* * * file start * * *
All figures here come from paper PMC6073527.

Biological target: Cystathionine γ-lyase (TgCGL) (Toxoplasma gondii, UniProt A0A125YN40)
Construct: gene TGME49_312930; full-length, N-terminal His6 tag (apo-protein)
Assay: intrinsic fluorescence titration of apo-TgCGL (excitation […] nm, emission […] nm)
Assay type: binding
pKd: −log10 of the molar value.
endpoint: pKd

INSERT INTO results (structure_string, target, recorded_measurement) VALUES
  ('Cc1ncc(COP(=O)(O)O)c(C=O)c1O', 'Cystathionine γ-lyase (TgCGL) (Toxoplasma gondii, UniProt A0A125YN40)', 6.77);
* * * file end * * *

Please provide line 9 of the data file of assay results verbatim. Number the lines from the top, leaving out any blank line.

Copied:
  ('Cc1ncc(COP(=O)(O)O)c(C=O)c1O', 'Cystathionine γ-lyase (TgCGL) (Toxoplasma gondii, UniProt A0A125YN40)', 6.77);